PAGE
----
Three Sixty Safety

Exposure to Infectious Materials

No one expects to come into contact with infectious materials, like blood, on the job site. However, sometimes people are injured on the job and you may need to respond. It is important that you are prepared.

Exposure to blood, body fluids, and other potentially infectious materials can be hazardous to your health. Blood and body fluids, for example, may contain bloodborne pathogens—microorganisms that can cause illness and disease. These microorganisms are transmitted through contact with contaminated blood and body fluids.

Dangerous Tasks

There may be times when you need to take extra precautions while performing certain tasks on the job or assisting others who may be ill or injured at work. Some dangerous tasks include those:

  • Performed with the use of sharp implements like needles, razor blades, saws, and glass
  • Requiring contact with blood and other body fluids
  • Requiring the handling or disposing of contaminated trash or waste
  • Requiring actions of a first responder, like attending to a bleeding victim or performing CPR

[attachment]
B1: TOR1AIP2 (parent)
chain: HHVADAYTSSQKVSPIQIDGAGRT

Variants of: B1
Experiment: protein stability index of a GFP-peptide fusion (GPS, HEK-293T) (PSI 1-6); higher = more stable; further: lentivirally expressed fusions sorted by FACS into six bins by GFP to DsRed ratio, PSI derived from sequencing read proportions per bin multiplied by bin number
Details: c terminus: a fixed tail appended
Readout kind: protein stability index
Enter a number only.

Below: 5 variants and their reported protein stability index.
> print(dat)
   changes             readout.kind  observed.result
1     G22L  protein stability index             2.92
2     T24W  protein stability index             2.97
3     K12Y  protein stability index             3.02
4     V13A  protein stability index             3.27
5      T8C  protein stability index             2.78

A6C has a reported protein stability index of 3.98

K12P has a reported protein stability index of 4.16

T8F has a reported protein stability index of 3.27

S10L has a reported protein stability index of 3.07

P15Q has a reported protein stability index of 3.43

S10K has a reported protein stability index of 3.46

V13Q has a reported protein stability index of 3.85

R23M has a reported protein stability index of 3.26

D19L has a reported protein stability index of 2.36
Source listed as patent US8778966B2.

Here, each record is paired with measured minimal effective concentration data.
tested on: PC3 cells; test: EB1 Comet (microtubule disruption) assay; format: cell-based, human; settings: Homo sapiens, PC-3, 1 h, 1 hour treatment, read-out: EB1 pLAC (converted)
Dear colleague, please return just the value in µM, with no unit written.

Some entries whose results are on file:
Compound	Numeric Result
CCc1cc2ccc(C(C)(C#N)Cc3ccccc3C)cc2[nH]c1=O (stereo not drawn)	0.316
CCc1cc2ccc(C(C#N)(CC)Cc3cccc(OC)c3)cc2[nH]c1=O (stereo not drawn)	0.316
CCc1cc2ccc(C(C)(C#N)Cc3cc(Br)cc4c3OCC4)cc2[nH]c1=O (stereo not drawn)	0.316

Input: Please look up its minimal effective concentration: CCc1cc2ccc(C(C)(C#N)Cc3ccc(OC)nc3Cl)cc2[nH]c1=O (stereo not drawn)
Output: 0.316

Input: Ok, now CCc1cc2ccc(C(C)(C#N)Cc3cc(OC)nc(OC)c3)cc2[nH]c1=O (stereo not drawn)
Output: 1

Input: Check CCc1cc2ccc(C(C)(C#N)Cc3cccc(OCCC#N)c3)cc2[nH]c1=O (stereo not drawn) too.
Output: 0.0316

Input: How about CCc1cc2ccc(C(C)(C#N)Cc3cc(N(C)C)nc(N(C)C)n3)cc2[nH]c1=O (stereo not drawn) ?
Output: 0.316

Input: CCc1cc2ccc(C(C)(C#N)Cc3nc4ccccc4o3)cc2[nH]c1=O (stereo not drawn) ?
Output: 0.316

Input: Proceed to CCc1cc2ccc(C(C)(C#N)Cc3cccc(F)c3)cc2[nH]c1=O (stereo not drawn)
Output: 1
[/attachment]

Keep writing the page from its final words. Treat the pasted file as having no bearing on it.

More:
Minimizing Exposure

  • Use appropriate personal protective equipment (PPE) when working with blood or infectious materials. Before using, check PPE for damage. Remove PPE carefully to avoid self-contamination. Dispose of contaminated PPE correctly in leak-proof containers designated specifically for disposal or decontamination. Make sure you have been trained in the use of PPE and the training has been documented.
  • Use good personal hygiene. Wash exposed skin immediately with soap and water. Wash thoroughly after removing PPE. Flush exposed eyes, nose, or mouth quickly and thoroughly with water. Cover any open wounds or cuts.
  • Use good work practices. Minimize splashing of infectious materials. Clean up spills immediately. Clean and decontaminate all equipment and surfaces in contact with blood or other infectious material. Dispose of sharps in a puncture-proof, labeled container.
  • Know the proper response for accidental exposures. Report on-the-job exposures promptly, and seek immediate medical attention.

Responding to Exposure

In the event you experience exposure to blood, body fluids, or other potentially infectious materials, immediately:

  • Wash the affected area thoroughly
  • Report the work incident to your supervisor
  • Complete an incident report form
  • Promptly begin medical follow-up

If you have a work incident on the job in which your eyes, mouth, other mucous membranes, or broken skin comes into contact with blood or other infectious materials, arrange for an immediate medical evaluation that:

  • Documents what happened
  • Identifies and tests the source if feasible
  • Tests the exposed person’s blood, if consent is obtained
  • Provides counseling
  • Evaluates any reported illness
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